What are you called to be?
Often we ponder what our life’s calling is. What am I supposed to do or be? As a child, we usually think of that future job. We don’t really think of it as a job so much, but something generally awesome that everyone loves. Maybe it was a fireman, or maybe a policeman. For some it is a famous musician (a la the American Idol craze), for others maybe a fighter pilot or the President. Whatever it is, it is something that is famous and very popular.
For Saul of Tarsus it was to be the most righteous, law-abiding, knowledge-filled scholar and teacher of the Holy Scriptures. He desired to be as holy as anyone could be according to the traditions and laws of God’s people (the Jews). He was so zealous for this, he became what he called the Pharisee of Pharisees. He even reached the pinnacle of this and sat on the ruling council of the Jews casting his vote for the affairs of the nation. Paul achieved his life long desire. He had arrived. He was important. He was sought for his knowledge and his wisdom. Yet, he was clearly miserable. The problem is that Saul didn’t know God. Saul was so caught up in his tradition, that he missed the glorious shining light of God incarnate, Jesus Christ. He heard Jesus, watched Jesus, likely even questioned Jesus directly. In his pride and arrogance, he missed the very thing his hallowed scriptures revealed. The result was a bitter angry zealot. In his mind, he was doing God’s work. In reality, he was at war with God. He even became responsible for killing some of the first Christians.
On a trip to Damascus, everything changed. The Lord temporarily took his sight away from him so that his physical blindness would match his spiritual blindness. Why? Because Jesus loved Saul and wanted to get his attention. Jesus had a different plan for Saul. Jesus said to Saul, “It is hard for you to kick against the goads.” Jesus had been poking Saul and directing Saul where He wanted him to go. Saul, like an obstinate ox, when poked with a goad, was kicking back at Jesus. But, like an ox, this only served to cause more pain for Saul. Jesus was about to change Saul and make him something new. Jesus changed Saul into His own image. He was born again and Jesus renamed him Paul. Jesus was about to reveal the calling He had for Paul and it was far different than what Paul had chosen. Jesus was going to use all of that scripture knowledge that He had already given Paul, but now it would be used to further the true kingdom of the Lord.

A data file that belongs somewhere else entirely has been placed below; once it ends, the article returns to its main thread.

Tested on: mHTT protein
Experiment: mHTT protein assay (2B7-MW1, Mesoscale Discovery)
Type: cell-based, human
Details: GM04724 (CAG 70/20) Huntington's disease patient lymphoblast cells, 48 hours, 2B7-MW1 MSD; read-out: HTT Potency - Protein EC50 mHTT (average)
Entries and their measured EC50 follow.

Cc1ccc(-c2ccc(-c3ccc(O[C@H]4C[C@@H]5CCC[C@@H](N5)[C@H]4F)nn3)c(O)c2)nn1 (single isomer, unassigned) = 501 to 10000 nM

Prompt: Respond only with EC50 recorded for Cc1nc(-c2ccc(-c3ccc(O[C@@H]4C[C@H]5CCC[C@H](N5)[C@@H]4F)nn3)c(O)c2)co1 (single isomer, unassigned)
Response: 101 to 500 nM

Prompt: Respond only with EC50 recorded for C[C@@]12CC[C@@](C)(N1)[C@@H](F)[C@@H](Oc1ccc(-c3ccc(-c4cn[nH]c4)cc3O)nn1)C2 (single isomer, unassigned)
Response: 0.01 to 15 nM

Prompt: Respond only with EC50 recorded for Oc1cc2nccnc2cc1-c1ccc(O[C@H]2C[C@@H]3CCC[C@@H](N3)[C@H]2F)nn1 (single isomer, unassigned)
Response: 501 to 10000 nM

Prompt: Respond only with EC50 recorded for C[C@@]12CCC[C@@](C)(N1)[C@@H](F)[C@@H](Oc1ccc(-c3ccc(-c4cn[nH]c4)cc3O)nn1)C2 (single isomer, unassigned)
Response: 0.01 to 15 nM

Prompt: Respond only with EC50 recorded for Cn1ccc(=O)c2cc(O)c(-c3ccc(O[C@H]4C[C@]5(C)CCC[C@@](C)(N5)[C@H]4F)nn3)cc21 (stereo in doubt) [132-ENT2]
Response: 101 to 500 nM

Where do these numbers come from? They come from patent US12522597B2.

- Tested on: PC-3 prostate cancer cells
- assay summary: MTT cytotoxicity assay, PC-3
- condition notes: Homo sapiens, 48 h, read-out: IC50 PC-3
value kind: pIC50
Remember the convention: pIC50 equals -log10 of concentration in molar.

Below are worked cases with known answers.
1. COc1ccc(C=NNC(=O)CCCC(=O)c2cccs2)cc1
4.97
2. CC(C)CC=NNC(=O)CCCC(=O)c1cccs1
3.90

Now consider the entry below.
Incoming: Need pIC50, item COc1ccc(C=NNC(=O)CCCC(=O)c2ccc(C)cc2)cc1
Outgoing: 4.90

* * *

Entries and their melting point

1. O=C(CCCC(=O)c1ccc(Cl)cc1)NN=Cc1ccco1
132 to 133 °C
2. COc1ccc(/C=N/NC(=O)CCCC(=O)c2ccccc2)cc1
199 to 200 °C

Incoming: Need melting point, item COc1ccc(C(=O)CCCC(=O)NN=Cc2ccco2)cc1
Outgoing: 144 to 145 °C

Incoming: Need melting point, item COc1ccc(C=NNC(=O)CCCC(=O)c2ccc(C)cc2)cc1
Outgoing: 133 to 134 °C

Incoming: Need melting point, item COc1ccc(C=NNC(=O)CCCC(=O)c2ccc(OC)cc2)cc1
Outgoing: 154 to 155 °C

Years later, Paul recounts this story to King Agrippa. In Acts 26:12–18 (NKJV), Paul says this:
12 “While thus occupied, as I journeyed to Damascus with authority and commission from the chief priests,13 at midday, O king, along the road I saw a light from heaven, brighter than the sun, shining around me and those who journeyed with me. 14 And when we all had fallen to the ground, I heard a voice speaking to me and saying in the Hebrew language, ‘Saul, Saul, why are you persecuting Me? It is hard for you to kick against the goads.’ 15 So I said, ‘Who are You, Lord?’ And He said, ‘I am Jesus, whom you are persecuting. 16 But rise and stand on your feet; for I have appeared to you for this purpose, to make you a minister and a witness both of the things which you have seen and of the things which I will yet reveal to you. 17 I will deliver you from the Jewish people, as well as from the Gentiles, to whom I now send you, 18 to open their eyes, in order to turn them from darkness to light, and from the power of Satan to God, that they may receive forgiveness of sins and an inheritance among those who are sanctified by faith in Me.’
Jesus had a new calling for Paul, to be a minister and a witness. There are many different words translated as ‘minister’ and all of them generally mean ‘servant’. The Greek word that is used here is ‘huperetes‘. It literally means ‘bottom rower‘.
The word refers to a slave who is chained to the lower deck of ship and rows in cadence with all the other slaves. Think of those old movies of ancient Rome with their triple-decked ships (triremes) and those long oars sticking out. Perhaps the movie Ben Hur comes to mind with Charlton Heston chained to a seat and rowing. This bottom rower slave is the lowest of low. The bottom rower, being on the bottom deck, couldn’t see where the ship was going. He would be sitting in human vomit and other foul waste. He would have little food, just enough to sustain him. When storms came, he would be swamped with sea water, yet would still row onward.
This is the kind of servant Paul was called to be, a bottom rower. This is also the kind of servant we are called to be. Can we set aside our pride and row? Do we hear our Lord’s cadence, “stroke, stroke, stroke…” and follow? Can we labor without knowing where we are going, just trusting in the direction of our captain? Can we lift all others up above us? Just as Jesus lowered Himself to be the lowest form of servant or slave for those He loves, we are called to the same.
Can we be ‘bottom rowers?’